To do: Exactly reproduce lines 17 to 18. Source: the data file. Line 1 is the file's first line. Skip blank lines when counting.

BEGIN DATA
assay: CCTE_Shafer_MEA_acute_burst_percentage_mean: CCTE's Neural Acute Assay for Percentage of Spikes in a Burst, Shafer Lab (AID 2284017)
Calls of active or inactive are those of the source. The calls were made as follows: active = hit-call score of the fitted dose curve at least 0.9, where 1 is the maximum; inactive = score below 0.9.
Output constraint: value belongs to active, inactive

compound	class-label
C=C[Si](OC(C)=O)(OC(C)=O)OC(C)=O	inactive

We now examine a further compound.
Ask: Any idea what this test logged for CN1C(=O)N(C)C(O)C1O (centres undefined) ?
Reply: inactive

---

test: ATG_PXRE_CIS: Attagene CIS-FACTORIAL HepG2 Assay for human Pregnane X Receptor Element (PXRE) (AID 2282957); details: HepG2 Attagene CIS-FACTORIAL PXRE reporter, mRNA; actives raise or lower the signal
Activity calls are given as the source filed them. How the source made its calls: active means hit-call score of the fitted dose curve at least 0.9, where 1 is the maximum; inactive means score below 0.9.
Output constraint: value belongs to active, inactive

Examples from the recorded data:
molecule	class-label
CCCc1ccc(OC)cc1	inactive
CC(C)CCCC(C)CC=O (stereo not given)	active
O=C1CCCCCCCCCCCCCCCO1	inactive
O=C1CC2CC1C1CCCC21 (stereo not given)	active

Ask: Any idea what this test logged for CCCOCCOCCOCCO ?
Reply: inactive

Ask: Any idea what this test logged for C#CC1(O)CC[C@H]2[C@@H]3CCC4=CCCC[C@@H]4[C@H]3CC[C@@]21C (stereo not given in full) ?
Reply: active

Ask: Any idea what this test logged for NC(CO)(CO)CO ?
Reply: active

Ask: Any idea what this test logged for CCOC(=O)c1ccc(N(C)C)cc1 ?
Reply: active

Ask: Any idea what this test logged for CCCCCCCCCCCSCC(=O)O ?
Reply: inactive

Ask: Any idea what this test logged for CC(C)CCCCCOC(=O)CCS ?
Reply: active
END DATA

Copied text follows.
O=C1CCCCCCCCCCCCCCCO1	inactive
O=C1CC2CC1C1CCCC21 (stereo not given)	active